How to look your best for the paparazzi

By Michelle Konstantinovsky

Pop quiz: When faced with a camera lens, you: a) Hold your breath and assume a deer-in-headlights position, b) Forcibly pull anyone within 10 feet into the shot, or c) Use one hand to raise your cocktail and place the other on your cocked hip, achieving full “sorority girl pose” status.

If you go into full-on panic mode when asked to strike a pose, the answer might be d) All of the above. Mercifully, San Francisco event photographer extraordinaire Drew Altizer has three simple rules for avoiding a photographic catastrophe: “Relax, relax, relax.”

Sure, there are other basic guidelines as well, but Altizer says the real secret is to suspend all shoulds. “The trick is not to be so eager,” the 15-year industry vet says. “It’s hard to break it down to technique because it has everything to do with knowing yourself, calming yourself down and believing you can present a face people would like to look at. And not letting your insecurities get in the way.”

Sounds simple enough, but can awkwardly “smizing” (smiling with your eyes) disciples of the Tyra Banks School of Top Model-ing glean any tangible tips from the pros? Here’s why Altizer says these subjects aced their shots:

Lily Collins

The biggest lesson here: Do not try this at home. “That pose would be terrible at a party—you’d look like an insane person,” Altizer says. “But for a celebrity on a red carpet, it works. She’s presenting the public face of a celebrity designed to be seen by tabloid publications. These people are professionals at work.”

Alexia Niedzielski

Had Niedzielski described her stance prior to posing, Altizer says he wouldn’t have expected it to work. But it wound up perfectly epitomizing her persona. “She’s chic and able to present herself that way,” he says. “That’s why these things are so individual; what works for one person, another person couldn’t possibly do.” One noteworthy detail is Niedzielski’s expert style exhibition. “She knows how to present her outfit and she’s figured out how to show it off without looking like a spokesmodel.”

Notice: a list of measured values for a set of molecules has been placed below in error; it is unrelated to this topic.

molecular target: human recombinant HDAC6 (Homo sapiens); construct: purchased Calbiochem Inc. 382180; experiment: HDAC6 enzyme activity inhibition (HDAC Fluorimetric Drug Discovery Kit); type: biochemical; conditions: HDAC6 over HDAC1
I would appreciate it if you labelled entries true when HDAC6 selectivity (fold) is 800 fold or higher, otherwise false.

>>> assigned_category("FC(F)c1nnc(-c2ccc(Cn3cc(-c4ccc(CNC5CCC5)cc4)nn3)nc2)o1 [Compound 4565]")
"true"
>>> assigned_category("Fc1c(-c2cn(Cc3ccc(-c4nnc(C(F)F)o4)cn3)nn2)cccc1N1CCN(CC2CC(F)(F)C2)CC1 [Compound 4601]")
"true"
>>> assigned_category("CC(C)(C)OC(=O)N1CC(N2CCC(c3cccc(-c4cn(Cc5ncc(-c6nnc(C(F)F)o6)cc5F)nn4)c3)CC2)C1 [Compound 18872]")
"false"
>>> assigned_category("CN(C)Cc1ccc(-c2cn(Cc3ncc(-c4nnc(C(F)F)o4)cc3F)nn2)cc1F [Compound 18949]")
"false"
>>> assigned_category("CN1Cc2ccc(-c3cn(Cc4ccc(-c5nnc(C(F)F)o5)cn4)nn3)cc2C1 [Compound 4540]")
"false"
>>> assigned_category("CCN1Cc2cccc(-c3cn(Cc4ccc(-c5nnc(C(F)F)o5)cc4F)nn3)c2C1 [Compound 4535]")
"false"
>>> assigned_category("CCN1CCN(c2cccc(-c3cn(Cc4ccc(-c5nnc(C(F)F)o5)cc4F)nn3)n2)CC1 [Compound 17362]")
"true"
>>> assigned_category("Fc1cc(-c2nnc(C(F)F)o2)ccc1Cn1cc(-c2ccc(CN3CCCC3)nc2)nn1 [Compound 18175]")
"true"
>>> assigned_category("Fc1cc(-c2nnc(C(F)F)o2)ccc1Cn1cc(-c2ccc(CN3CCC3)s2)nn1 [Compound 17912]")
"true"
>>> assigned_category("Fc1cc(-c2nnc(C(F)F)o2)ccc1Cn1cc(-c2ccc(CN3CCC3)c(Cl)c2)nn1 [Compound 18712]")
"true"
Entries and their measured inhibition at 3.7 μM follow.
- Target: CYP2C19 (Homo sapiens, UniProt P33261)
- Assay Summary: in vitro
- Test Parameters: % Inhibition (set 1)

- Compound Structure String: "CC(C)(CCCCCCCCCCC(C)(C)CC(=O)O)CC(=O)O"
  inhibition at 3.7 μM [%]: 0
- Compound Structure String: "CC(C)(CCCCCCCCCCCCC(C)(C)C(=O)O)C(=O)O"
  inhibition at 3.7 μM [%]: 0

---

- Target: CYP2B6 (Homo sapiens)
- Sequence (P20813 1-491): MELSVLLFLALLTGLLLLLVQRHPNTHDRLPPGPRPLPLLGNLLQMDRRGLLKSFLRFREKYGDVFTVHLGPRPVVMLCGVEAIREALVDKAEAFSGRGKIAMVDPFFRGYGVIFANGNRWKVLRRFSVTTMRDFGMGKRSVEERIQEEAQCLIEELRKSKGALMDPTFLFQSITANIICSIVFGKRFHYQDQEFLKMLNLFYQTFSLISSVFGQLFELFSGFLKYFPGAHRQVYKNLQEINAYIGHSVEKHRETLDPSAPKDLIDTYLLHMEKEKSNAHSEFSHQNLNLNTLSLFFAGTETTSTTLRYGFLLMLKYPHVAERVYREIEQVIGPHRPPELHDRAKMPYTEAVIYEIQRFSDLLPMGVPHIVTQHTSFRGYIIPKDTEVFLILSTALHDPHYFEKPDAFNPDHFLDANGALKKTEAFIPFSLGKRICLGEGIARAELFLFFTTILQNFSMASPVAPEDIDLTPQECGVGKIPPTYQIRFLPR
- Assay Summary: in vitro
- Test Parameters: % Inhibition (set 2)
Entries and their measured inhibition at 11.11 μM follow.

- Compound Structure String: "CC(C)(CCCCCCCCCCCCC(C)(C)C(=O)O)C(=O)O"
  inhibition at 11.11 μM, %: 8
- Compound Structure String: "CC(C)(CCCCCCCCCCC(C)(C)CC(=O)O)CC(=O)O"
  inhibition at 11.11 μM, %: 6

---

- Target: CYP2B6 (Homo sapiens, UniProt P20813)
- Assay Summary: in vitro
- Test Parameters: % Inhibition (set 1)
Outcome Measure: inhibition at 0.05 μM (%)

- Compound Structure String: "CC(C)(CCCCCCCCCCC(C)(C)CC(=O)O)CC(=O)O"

Ken Fulk

“If you have a snake and you think you can pull this off, go for it.”

Denise Hale

Here, Hale breaks a cardinal Altizer rule: No drinks allowed. But the signature move is central to the society icon’s identity. “The glass is her thing,” Altizer says. “She’s the rare exception because it’s what she does.” Aside from the pose, Altizer says Hale exudes the poise and confidence of a subject fully at ease.

Douglas Friedman and Kimberly Bini

“They’re at ease and they’re not freaked out,” Altizer says. “That’s 90 percent of the game.” While he wouldn’t typically recommend a hands-in-pocket pose, Altizer says the cool, casual stance works well for Friedman because it looks like a natural choice. Both subjects have also nailed the “serious but approachable” expression Altizer says is key to giving good face.

Lucy Page and Libby Murdock

While clutching onto friends for dear life rarely works for photos (“Often, but not always, it makes people look insecure, like they’re not holding their own”), Page and Murdock effortlessly pull of a subtle hand-hold. “They’re doing it for the cameras but they know how to be hammy without being cheesy,” Altizer says. “It was just a spontaneous moment of them being fun; they’re not posing, per se, and it wasn’t a calculated thing. They’re just being themselves and being a little silly.”

Drew’s Quick and Dirty Tips for a Flawless Photo

• Put down drinks, coats, wraps, big bags, iPhones and everything other than a chic clutch or small bag.

• Never let anyone shoot you with a name tag on. Ever.

• Abandon the sorority girl/teapot/flamingo pose once and for all.

• R-E-L-A-X. The people who do it best are able to convince themselves that they’re someone we want to see, and then they show up and play the part.

• Stand on your own two feet and resist the urge to glom on to those around you. People look more confident when standing together, but not entwined.

• Tyra was right: Smile with your eyes and subtly squint to look happy, confident, and approachable. The eyes give away your fear of the camera or demonstrate your self-confidence.

• And don’t forget to smile with your mouth. Smile as you would with someone you like very much. Let us see you as someone who likes us, the viewers. It helps us like you back.

• Your chin and jaw position can make or break a photo, but Altizer says the correct posture is best demonstrated in person. So you have an open invitation to pull him aside at your next soiree and request a tutorial.

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